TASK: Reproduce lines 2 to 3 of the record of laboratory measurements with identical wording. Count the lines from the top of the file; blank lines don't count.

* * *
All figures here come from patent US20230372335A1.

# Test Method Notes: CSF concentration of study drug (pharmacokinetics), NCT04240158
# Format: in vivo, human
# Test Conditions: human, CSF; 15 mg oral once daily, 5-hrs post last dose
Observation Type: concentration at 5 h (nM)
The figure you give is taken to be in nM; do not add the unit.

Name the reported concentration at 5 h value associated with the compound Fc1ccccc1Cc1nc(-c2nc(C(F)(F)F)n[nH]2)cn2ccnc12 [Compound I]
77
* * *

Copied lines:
# Test Method Notes: CSF concentration of study drug (pharmacokinetics), NCT04240158
# Format: in vivo, human